Vegetables with arame and lemony kuzu sauce from Sweetveg

Today I am just going to link to a post from one great macro blog with recipes you should definitely try! This time the Sweetveg blog inspired me to try a modified version of the “Vegetables with arame and lemony kuzu sauce“.

I followed it quite closely, except I didn´t have celery stalks, so I just omitted those, and instead of the rutabaga (which you cannot find here) I used parsley root. I also used dried/soaked lotus root slices and dried/soaked/sliced shiitake mushrooms (both are suggested at the end of the original post to be used in this recipe). I´m not sure which cabbage was used in the original recipe, but I had the “curly” savoy variety which works great in stews. I  didn´t have daikon so I used black radish, which is just another member of the radish family and has a more sharp and earthy taste than the daikon.  The sauce I followed exactly. As a sidedish I made a rice/amaranth mixture with roasted sunflower and pumpkin seeds.

...

Advertisements

2 Comments

Filed under Complete meals, Recipes, Sea vegetable dishes, Vegetable dishes

Creamy white rice risotto with shiitake mushrooms

I love brown rice, I really do. It IS possible to make a brown rice risotto, there are recipes in macro cookbooks, and I even have one here on the blog. Nevertheless, there is something about a traditional creamy white rice risotto…..so I gave it a try and here it is, we loved it!!

Since I was making a vegan risotto, I didn´t use a chicken broth, which you can find in many recipes. Instead I prepared a stock using some leftover water from blanching vegetables, in which I soaked 4 shiitake mushrooms, for a couple of hours. The shiitakes give a wonderful earthy rich flavour to the broth as they soak. After taking out the shiitakes, I added one tablespoon of rice miso diluted in a little bit of water and I brought the broth to boil.

After completing this step I sauteed a large sliced onion on olive oil with a pinch of salt. When the onion softened I added one and a half cup of white risotto rice, stirred to coat with the oil and added a splash of mirin (that is instead of white wine which is required in several recipes). After the mirin soaked into the rice, I started adding the warm broth (you can leave the broth gently simmering with a lid off on your lowest flame to keep it warm during cooking). I added always only half a cup of the broth at a time and kept stirring continuously, watching for the liquid to soak in. You should not let the risotto get completely dry and without liquid, but also don´t add more liquid before the previous one is at least mostly absorbed. Risotto requires your constant attention and stirring, so don´t leave it just sitting there 😀 Don´t worry, the result is worth the effort!!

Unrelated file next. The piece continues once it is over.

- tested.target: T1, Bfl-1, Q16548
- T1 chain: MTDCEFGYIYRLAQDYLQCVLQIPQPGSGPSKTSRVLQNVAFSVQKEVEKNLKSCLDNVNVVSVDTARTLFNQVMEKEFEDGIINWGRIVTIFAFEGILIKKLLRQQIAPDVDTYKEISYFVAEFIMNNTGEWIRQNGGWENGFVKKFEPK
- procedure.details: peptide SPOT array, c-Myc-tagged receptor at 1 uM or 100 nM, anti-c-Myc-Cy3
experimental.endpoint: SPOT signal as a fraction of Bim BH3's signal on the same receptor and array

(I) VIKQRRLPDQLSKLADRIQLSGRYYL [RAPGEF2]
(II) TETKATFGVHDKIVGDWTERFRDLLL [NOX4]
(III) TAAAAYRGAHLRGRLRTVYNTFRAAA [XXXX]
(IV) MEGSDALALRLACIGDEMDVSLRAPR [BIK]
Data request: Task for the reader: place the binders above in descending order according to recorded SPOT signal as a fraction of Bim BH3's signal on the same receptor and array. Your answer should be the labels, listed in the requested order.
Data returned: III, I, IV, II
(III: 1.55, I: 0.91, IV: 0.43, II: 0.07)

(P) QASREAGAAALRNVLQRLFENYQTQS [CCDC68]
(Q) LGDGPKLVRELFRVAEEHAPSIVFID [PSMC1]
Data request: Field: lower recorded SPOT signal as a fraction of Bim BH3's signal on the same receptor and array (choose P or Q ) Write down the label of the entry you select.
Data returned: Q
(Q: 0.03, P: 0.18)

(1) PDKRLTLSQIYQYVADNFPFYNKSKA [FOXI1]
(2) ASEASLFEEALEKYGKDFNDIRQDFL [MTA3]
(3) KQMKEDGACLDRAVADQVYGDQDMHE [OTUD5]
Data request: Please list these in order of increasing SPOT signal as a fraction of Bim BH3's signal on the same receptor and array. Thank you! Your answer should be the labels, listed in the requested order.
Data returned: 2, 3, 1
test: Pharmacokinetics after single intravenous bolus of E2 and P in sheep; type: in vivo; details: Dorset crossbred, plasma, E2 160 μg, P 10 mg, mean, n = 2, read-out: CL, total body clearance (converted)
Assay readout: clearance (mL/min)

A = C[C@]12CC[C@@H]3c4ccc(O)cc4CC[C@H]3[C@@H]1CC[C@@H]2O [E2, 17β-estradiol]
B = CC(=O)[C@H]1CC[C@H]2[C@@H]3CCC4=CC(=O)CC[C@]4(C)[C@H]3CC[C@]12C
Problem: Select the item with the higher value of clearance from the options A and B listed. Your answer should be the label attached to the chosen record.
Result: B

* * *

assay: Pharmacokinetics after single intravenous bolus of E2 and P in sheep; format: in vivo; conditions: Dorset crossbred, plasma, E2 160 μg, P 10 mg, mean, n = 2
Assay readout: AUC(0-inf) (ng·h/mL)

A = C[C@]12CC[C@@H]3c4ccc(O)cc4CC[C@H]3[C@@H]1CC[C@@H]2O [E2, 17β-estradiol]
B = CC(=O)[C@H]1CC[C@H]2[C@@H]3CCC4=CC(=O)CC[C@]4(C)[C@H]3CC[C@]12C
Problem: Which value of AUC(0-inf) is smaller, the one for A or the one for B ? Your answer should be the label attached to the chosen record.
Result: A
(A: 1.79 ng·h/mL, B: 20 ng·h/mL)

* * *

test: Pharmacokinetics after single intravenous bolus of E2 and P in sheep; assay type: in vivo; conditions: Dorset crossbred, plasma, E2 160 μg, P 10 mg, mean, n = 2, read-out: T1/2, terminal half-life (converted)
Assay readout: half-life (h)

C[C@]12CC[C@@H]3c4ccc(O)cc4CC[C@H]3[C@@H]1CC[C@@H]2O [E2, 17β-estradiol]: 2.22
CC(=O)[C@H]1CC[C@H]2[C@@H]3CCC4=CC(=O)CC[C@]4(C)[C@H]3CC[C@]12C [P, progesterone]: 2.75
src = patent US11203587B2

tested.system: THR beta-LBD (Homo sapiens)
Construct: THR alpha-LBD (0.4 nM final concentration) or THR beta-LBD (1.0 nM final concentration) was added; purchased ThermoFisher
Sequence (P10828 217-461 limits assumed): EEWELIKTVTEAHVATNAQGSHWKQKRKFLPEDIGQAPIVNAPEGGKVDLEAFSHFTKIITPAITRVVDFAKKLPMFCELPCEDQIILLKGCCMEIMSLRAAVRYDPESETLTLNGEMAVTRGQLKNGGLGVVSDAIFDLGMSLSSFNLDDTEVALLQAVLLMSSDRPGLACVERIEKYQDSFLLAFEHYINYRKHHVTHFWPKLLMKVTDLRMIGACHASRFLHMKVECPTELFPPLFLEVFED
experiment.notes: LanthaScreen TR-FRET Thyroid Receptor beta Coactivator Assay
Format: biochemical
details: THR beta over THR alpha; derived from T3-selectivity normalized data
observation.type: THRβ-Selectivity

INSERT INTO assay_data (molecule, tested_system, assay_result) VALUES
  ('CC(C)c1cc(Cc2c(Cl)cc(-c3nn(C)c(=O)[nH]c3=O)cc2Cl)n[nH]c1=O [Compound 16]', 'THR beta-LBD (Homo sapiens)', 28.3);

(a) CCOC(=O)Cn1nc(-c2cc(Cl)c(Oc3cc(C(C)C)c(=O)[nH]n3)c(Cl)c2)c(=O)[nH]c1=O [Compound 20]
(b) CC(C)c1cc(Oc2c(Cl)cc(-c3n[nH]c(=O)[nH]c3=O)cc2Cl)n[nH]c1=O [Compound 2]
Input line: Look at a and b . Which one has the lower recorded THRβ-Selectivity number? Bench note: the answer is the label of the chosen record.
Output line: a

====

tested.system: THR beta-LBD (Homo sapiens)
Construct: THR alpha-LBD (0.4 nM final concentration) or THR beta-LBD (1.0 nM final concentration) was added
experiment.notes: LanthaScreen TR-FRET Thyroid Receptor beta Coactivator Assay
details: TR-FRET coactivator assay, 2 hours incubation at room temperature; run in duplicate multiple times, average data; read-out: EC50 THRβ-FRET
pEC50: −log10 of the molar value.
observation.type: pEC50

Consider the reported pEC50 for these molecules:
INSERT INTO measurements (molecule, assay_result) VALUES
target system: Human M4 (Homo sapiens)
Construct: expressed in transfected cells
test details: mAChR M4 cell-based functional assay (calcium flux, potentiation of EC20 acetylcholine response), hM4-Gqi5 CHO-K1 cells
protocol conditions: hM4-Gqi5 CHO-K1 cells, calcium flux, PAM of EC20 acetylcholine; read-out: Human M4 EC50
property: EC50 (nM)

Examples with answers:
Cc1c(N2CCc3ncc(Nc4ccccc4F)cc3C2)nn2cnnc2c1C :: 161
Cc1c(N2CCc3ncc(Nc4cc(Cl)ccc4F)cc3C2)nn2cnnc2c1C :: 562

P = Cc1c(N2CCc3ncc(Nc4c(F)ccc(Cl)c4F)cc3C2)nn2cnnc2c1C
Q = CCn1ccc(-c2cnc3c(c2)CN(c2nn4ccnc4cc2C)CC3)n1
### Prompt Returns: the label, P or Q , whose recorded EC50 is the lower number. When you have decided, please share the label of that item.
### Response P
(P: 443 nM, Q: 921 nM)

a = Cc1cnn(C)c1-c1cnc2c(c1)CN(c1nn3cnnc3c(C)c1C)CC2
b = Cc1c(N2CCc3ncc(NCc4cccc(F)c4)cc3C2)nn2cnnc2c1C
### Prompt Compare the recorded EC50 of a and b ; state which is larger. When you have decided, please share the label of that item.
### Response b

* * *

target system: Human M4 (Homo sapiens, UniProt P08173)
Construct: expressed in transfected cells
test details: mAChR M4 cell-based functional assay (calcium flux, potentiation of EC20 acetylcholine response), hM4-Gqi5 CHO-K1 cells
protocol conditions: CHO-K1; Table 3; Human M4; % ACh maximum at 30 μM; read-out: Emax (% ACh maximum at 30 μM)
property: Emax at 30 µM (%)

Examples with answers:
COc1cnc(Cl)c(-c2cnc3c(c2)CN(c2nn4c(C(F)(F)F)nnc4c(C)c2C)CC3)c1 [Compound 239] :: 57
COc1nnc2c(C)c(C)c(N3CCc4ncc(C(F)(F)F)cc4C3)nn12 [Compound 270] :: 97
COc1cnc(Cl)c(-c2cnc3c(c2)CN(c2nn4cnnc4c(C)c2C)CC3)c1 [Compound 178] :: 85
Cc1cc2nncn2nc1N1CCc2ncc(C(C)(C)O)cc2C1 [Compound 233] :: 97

Meanwhile (or before you start making the rice) sautee your soaked and thinly sliced shiitake mushrooms in some olive oil until they become very fragrant and shrink considerably, they can almost start caramelizing. Set them aside, it´s ok if they cool down.

I put six cups of broth into my risotto (different recipes call for different ratios of rice and broth). The point is: the rice should get soft, but not overcooked, it should still have a bite, while being very creamy. This should take about half an hour. At the end I mixed in the sauteed mushrooms, some nutritional yeast for extra cheesy flavour (totally optional) and some extra salt and pepper.

I served the risotto with black olives, fresh chopped parsley and some steamed savoy cabbage.

...

2 Comments

Filed under Grain dishes, Recipes

Warming red beet soup with horseradish

This soup looks so amazing, don´t you think?!? It also tastes amazing…so soothing, warming and energizing! Too bad pumpkin season is long over here, I miss the pumpkins dearly 😦

To make the soup, first sautee some sliced onion in a pot with a small amount of sesame oil and a pinch of salt. Add chopped up carrot, hokkaido pumpkin, parsley root, red beet and a small piece of apple – you have to play with the ratios and each time you will end up with a different soup depending on which vegetable you decide to emphasize! 😀 Sautee together for a while, add a bit more salt and cover with hot water so that all the veggies are submerged. At this point you can add bayleaf, allspice and whole cloves (adds great depth of flavour). Boil slowly with a lid on for 15-20 minutes until the vegetables become soft. Season with ume plum vinegar. Blend the soup in a blender or use an immersion blender (I think that´s the easier way to puree soups, because you don´t need to transfer it anywhere!).  Don´t forget to take out the spices before blending…After blending, let the soup simmer for a while longer and then turn off the flame and mix in some finely grated horseradish – the amount depends on how spicy you want your soup to be… You can still season the soup with some lemon juice and add a nice green garnish, such as chopped fresh parsley.

...